Although I question the wisdom of my eight-year tardy, Mercenaries is worth the wait. This game may not only herald Smith & Tinker's eventual — hopeful? — incarnation, but serve as an example of what sustains players for, and swallows them up after, a long time.



The sheer joy of subtractive design awaits in the MechLab.
Mercenaries' campaign mode is reminiscent of the original MechWarrior, inserting players into the surplus boots of a small-time mercenary captain who seeks his fortune in the 31st century. After the Inner Sphere, a warring galaxy ruled by five major houses, was invaded by the Clans — martial and tribal but highly advanced descendents of exiles — a factious status quo has resumed, with bloody irredentism under all banners, and jobs aplenty for soldiers of fortune. Completed contracts mean survival and salvage of a battle's losers, enriching the player character and facilitating the growth of his pilot roster and 'Mech stables.

Narratives change according to the side a player chooses as employer. Tip the balance on a planet here or there to House Davion and the only price rivals in House Steiner will offer are on heads. Resulting plots are dispassionate — this game lacking the quest for revenge driving the protagonist of the original — but fortified with an impressive, suspiciously professional attention to military detail in fiction. Talented actors deliver smart, concise dialog — absent in the plodding mysteries of the MechAssault series, to say nothing else of other contemporary releases. When an arc has been finished, a player can return to the beginning and emerge the galaxy's shrewdest rogue through another path.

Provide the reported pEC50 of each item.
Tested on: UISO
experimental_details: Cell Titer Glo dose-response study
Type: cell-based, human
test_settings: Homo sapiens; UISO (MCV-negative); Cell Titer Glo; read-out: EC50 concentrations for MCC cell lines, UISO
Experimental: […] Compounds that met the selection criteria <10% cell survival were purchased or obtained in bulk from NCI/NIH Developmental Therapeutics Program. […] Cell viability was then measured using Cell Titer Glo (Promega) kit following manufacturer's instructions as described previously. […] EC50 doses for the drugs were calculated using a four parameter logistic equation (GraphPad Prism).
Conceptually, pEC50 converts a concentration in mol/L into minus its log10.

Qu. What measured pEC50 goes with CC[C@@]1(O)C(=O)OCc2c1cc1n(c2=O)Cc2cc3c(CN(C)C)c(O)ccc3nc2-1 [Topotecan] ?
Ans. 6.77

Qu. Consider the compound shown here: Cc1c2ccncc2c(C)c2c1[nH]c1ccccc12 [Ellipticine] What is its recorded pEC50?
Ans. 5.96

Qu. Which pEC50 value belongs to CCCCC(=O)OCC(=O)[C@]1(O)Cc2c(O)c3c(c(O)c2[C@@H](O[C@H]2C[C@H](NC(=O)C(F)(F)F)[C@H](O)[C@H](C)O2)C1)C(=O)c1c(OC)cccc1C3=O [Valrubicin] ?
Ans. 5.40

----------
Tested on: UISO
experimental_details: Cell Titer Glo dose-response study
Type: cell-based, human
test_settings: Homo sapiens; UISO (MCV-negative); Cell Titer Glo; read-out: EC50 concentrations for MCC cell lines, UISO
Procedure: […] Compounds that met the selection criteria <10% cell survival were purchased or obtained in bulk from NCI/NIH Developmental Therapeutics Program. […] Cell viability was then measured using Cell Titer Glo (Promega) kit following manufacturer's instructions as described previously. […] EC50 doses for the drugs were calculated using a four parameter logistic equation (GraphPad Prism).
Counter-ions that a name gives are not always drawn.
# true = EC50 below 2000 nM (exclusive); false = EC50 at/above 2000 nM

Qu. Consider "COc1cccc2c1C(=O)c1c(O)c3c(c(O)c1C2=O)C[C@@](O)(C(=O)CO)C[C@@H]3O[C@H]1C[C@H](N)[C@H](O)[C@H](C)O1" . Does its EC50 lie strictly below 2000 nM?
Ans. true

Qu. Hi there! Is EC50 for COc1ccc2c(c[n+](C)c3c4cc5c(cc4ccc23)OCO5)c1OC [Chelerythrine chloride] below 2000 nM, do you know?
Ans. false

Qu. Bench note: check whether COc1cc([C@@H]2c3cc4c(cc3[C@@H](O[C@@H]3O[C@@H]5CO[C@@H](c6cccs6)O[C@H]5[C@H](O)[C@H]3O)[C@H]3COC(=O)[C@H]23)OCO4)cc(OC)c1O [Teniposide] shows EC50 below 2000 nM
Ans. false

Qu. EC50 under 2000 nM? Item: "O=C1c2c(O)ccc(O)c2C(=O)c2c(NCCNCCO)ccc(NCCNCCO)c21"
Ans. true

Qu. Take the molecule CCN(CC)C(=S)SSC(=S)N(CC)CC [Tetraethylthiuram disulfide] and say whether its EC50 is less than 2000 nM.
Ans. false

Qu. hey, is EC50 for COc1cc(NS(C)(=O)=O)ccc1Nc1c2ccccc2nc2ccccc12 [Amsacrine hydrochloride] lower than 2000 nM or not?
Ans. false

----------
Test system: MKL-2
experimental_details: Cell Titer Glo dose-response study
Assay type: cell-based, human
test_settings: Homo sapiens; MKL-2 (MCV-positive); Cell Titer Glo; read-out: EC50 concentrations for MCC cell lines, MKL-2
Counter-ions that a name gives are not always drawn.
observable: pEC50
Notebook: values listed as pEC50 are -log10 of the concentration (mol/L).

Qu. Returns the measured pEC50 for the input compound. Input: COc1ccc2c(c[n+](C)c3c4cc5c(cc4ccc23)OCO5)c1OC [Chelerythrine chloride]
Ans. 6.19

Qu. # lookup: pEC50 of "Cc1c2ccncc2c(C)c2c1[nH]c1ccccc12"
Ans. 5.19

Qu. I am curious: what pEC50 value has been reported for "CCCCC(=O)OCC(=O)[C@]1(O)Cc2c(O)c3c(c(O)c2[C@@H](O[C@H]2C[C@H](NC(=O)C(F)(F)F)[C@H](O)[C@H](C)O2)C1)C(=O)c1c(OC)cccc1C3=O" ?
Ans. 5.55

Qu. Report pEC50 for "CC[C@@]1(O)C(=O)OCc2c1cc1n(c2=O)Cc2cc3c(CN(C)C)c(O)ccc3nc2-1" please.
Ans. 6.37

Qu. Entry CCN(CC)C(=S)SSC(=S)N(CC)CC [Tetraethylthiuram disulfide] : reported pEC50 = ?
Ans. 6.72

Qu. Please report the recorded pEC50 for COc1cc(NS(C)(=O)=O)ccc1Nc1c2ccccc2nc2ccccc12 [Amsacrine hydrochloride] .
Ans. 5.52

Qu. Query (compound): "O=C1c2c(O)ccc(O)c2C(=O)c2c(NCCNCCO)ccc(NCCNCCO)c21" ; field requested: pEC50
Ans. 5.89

Completed contracts mean grow a player's pilot roster and 'Mech stables.
Fans of the slower, simulative gameplay most recently seen in Chromehounds will enjoy the fairly complicated controls inside of a 'Mech cockpit. Graphics and sound otherwise redolent of an earlier time will hardly offend players who accept the aging charm of, say, World of Warcraft. Superior hardware certainly helps, but success depends on skill in out-maneuvering and out-shooting opponents. Up to seven AI-controlled lancemates — hired and assigned by the player for each mission — perform just as ably as the enemy. Acting out the engagements that sprawled over hours on the tabletop is a fun vindication of FASA's imaginative wargaming.

Mercenaries dominates the time of a player like myself in the garage, or MechLab, where the sheer joy of subtractive design awaits. BattleMech models range from 20 to 100 tons, the lighter types naturally suited to reconnaissance; the potential for firepower and armor increasing with mass. In this game, all 'Mechs can be refitted.